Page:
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Issue No. 05 - May (1998 vol. 20)
ISSN: 0162-8828
pp: 522-532
<p><b>Abstract</b>—In many applications, it is necessary to determine the similarity of two strings. A widely-used notion of string similarity is the edit distance: The minimum number of insertions, deletions, and substitutions required to transform one string into the other. In this report, we provide a stochastic model for string-edit distance. Our stochastic model allows us to learn a string-edit distance function from a corpus of examples. We illustrate the utility of our approach by applying it to the difficult problem of learning the pronunciation of words in conversational speech. In this application, we learn a string-edit distance with nearly one-fifth the error rate of the untrained Levenshtein distance. Our approach is applicable to any string classification problem that may be solved using a similarity function against a database of labeled prototypes.</p>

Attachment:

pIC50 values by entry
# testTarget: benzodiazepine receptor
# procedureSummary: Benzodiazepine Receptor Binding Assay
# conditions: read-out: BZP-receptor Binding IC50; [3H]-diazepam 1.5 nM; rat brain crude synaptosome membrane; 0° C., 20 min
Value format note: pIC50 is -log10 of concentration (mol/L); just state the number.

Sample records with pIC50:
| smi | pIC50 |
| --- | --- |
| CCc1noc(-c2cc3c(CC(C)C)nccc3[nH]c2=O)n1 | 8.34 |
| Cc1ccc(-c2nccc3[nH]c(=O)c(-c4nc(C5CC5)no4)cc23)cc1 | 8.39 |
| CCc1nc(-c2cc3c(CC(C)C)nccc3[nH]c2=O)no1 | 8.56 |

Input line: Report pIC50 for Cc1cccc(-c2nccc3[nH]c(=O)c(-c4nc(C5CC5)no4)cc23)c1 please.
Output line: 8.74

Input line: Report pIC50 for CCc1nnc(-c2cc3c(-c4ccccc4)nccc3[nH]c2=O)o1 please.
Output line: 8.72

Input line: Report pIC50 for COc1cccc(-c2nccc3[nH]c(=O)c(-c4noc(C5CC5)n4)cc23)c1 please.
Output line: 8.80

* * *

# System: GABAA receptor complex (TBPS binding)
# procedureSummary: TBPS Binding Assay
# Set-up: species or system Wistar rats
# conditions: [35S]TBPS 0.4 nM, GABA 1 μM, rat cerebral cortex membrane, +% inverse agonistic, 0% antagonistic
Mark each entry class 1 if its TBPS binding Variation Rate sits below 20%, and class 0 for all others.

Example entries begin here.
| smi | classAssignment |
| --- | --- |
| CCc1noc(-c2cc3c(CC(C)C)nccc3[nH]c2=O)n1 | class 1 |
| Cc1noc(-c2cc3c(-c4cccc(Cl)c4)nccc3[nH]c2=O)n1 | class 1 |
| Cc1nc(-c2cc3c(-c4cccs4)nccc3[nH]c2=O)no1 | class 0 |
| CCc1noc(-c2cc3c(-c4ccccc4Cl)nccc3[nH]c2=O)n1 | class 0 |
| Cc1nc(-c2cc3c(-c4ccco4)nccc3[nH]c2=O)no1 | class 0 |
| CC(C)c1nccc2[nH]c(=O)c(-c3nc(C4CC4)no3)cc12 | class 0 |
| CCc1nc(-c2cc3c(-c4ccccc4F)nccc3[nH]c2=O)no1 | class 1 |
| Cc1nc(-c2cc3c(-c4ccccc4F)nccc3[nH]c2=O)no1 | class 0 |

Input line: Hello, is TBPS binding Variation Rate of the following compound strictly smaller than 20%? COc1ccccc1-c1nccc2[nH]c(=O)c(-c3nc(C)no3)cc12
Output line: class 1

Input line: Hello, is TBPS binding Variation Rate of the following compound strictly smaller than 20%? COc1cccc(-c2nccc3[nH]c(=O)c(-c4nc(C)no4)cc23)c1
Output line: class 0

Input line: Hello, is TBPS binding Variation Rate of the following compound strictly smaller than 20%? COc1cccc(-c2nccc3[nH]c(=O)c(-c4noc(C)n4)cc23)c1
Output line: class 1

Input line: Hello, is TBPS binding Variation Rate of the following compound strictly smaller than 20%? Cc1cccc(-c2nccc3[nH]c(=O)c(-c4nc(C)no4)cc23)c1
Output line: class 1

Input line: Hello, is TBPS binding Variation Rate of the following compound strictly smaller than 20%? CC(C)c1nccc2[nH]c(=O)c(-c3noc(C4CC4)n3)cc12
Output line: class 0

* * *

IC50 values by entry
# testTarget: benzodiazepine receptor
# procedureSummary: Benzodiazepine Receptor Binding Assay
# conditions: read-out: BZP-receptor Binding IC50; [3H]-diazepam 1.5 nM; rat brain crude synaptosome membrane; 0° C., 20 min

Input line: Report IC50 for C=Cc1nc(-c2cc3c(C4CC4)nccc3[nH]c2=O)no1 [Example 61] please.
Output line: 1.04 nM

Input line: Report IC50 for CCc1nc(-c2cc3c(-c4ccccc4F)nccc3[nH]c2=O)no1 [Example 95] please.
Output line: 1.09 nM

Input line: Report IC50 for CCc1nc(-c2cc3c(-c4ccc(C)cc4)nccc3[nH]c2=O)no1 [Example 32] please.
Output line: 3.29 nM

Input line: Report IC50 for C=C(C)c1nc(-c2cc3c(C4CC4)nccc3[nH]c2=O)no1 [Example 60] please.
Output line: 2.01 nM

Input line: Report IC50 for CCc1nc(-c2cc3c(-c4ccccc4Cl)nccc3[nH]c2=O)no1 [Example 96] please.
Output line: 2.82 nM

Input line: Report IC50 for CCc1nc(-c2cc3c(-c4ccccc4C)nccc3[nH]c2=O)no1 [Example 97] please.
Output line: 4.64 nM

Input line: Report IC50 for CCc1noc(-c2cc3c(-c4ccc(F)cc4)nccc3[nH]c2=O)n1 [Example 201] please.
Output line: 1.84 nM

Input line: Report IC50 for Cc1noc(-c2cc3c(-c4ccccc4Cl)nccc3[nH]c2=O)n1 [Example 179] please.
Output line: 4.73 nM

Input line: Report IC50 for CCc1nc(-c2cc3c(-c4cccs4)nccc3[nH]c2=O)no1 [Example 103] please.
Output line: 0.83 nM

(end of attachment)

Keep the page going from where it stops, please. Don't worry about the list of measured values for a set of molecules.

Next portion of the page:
String-edit distance, Levenshtein distance, stochastic transduction, syntactic pattern recognition, spelling correction, string correction, string similarity, string classification, pronunciation modeling, Switchboard corpus.

E. S. Ristad and P. N. Yianilos, "Learning String-Edit Distance," in IEEE Transactions on Pattern Analysis & Machine Intelligence, vol. 20, no. , pp. 522-532, 1998.
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